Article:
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Extra Instruments Deployed to Capture Aftershock Data

Extra Instruments Deployed to Capture Aftershock Data

Scientists are deploying extra seismic instruments in Marlborough to enable more accurate measurement of the aftershocks off the coast of Seddon.

They will deploy nine instruments in coastal Marlborough over the next few days to boost the quality and quantity of data being recorded by the existing national network of instruments.

The battery-powered instruments, owned and operated by GeoNet which is funded by EQC, will be left to record for at least two weeks before the data is retrieved and analysed.

“The more accurate data will help in understanding the ruptures that are occurring and how they are linked to nearby faults off the coast of eastern Marlborough,” said seismologist Stephen Bannister of GNS Science.

It was unclear if the earthquakes were occurring on a known fault or if they were occurring on an, as yet, unidentified fault, Dr Bannister said.

By the end of this week, seismologists expect to have a clear understanding of the size and geometry of the fault that ruptured on Sunday. This will then indicate the level of stress change that has occurred on neighbouring faults
– those within a 15km radius of Sunday’s epicentre.

The faults in Cook Strait have been well mapped by NIWA. In 2008 NIWA prepared a 36-page report on Cook Strait faults as part of the multi-agency It’s Our Fault project. It shows a busy network of faults on the seabed.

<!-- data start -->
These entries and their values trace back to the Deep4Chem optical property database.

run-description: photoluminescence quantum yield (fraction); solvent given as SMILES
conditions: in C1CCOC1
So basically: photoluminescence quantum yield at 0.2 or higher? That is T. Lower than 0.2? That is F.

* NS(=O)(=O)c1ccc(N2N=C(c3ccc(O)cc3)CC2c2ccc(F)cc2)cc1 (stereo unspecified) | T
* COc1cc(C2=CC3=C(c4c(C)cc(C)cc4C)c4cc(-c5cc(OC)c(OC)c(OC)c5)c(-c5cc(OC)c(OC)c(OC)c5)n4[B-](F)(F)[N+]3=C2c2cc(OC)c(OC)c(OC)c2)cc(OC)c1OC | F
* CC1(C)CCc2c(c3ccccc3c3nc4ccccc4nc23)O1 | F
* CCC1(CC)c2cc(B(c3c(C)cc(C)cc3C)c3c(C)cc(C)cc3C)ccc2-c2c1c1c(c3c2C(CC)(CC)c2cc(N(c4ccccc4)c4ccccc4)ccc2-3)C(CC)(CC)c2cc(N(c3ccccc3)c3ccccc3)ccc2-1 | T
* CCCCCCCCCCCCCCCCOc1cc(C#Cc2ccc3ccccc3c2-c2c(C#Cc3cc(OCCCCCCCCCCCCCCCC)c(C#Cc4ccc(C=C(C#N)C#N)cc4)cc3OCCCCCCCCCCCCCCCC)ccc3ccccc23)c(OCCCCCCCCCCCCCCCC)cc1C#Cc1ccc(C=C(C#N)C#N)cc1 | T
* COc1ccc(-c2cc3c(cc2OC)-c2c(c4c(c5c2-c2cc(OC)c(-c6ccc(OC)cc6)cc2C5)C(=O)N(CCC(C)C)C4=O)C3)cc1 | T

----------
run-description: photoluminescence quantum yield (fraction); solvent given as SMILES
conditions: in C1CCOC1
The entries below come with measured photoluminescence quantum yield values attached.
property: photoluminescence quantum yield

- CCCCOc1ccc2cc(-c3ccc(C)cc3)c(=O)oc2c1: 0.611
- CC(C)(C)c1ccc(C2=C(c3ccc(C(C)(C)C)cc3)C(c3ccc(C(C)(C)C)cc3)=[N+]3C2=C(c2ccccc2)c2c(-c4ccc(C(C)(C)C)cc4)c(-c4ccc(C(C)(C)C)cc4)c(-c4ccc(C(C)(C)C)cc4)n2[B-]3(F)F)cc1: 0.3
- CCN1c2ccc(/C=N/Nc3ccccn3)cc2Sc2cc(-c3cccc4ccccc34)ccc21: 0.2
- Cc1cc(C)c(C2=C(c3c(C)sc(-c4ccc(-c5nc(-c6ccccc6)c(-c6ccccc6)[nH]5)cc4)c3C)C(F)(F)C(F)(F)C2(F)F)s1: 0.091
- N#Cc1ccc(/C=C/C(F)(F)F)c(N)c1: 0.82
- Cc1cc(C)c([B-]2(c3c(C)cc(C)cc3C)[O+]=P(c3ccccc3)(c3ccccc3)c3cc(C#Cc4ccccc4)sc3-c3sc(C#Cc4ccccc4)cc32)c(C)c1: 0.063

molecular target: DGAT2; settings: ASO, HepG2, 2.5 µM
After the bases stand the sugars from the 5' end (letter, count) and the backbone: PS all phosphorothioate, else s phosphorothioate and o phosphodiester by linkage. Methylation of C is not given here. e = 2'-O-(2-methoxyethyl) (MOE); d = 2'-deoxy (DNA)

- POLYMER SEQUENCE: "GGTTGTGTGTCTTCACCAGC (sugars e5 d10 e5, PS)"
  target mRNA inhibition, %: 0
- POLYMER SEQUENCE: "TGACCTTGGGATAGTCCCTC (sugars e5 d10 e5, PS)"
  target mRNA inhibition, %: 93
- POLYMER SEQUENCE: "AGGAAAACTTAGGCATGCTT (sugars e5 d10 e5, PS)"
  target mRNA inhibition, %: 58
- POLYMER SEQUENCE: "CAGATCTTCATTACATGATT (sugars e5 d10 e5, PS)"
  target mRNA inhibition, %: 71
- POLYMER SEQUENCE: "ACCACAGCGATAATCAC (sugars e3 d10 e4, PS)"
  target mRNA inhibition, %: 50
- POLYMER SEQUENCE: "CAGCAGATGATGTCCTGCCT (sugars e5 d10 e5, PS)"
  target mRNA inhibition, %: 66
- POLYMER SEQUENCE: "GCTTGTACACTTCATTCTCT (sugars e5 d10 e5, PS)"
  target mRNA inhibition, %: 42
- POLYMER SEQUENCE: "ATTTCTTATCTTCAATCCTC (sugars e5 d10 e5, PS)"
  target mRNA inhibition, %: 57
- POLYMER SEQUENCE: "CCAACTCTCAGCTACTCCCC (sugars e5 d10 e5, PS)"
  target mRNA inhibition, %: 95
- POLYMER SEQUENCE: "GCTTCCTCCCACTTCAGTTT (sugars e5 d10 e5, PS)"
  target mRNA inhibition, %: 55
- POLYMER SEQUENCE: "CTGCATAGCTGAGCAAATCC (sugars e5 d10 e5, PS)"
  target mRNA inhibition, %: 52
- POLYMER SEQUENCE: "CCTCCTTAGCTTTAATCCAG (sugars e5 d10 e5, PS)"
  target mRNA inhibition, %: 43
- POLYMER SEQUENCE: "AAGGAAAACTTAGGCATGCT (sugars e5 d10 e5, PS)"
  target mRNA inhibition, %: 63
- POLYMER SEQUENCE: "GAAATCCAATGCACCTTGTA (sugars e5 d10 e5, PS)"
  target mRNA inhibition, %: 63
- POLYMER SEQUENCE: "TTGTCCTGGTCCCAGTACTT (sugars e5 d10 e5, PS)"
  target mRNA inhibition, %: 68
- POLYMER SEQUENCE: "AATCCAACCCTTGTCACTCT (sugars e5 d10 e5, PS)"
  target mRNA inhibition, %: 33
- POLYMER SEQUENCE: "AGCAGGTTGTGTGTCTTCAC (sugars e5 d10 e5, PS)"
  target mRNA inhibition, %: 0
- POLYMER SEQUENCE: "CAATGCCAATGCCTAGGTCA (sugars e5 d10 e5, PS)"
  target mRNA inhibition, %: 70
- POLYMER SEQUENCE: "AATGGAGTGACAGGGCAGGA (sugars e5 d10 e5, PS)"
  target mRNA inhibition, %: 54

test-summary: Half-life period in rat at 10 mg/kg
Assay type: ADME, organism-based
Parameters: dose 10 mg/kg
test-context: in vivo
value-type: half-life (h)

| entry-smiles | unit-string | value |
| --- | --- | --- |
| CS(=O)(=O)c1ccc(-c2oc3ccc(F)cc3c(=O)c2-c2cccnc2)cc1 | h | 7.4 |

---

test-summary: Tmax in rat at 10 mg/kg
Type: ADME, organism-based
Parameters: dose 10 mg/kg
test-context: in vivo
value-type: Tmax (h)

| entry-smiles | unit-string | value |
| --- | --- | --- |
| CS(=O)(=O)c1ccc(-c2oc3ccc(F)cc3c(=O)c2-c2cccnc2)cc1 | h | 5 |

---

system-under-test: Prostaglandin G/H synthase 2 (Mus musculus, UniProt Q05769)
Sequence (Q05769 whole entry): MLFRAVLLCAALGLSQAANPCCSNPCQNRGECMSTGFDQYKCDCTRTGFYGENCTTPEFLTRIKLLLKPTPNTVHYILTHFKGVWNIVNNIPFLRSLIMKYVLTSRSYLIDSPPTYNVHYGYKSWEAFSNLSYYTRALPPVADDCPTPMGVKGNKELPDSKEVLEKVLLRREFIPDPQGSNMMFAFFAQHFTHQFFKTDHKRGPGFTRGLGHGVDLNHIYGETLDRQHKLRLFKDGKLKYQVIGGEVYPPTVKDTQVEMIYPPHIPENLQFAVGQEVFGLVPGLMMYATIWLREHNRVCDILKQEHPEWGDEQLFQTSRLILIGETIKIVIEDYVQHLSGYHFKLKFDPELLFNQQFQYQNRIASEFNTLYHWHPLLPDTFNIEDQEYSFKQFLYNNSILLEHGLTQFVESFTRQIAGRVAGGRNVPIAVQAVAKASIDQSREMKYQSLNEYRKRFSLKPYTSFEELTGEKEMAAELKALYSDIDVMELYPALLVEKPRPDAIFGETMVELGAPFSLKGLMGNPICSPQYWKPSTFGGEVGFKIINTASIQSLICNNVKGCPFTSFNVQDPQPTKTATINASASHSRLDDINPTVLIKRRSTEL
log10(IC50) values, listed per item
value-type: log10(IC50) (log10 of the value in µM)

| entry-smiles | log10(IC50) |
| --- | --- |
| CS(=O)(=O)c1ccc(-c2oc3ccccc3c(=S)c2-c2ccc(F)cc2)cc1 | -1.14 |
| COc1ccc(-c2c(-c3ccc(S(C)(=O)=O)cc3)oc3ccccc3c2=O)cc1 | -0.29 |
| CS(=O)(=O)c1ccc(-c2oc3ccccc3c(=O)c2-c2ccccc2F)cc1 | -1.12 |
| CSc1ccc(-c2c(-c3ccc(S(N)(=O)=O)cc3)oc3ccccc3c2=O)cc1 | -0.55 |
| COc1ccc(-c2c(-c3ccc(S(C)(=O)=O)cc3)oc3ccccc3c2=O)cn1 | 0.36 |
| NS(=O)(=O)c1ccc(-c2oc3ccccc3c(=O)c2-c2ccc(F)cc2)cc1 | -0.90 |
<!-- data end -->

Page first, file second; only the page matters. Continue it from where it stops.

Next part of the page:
There is a small possibility that some of the faults in this region could pose a tsunami threat, so scientists today issued a reminder that if people near the coast feel strong earthquake shaking for 30 seconds or longer, they
should self-evacuate and move to higher ground.

Seismic engineers are poring over data recorded from networks of instruments installed in Wellington buildings.

The instruments were installed over the past few years, and Sunday’s magnitude 6.5 quake was their first major test.

Each of the six structures has instruments placed at different levels to record how various parts of buildings perform during earthquakes. The project jointly involves GNS Science, EQC, the Department of Building and Housing, structural engineering agencies, and university engineering schools.

Knowledge gained from the recorded data will help to ensure that design standards of modern buildings can cope with the stresses imposed by strong earthquake-shaking. The buildings are the BNZ building, Wellington Hospital,
the Majestic Centre, a high-rise accommodation hall at Victoria University, and the Thorndon flyover.

Meanwhile, GNS Science has revised its aftershock probabilities for central New Zealand as follows. The figures have declined sharply since Sunday and show for the next seven days there is:

An 87% probability of a magnitude 5.0 to 5.9 aftershock – compared to 99% on Sunday
A 19% probability of a magnitude 6.0 or higher aftershock – compared to 30% on Sunday

And for the next 12 months, the figures show there is:
A 99% probability of a magnitude 5.0 to 5.9 aftershock – unchanged from Sunday
A 39% probability of a magnitude 6.0 or higher aftershock – compared to 45% on Sunday.

This last probability figure is five times higher than the equivalent figure prior to the sequence starting last Friday.
However, this figure is expected to decline sharply over the next few weeks.

The zone covered by these calculations is a large box extending from Nelson in the west to Riversdale Beach on the Wairarapa coast in the east, and from Masterton in the north to Clarence in the south.


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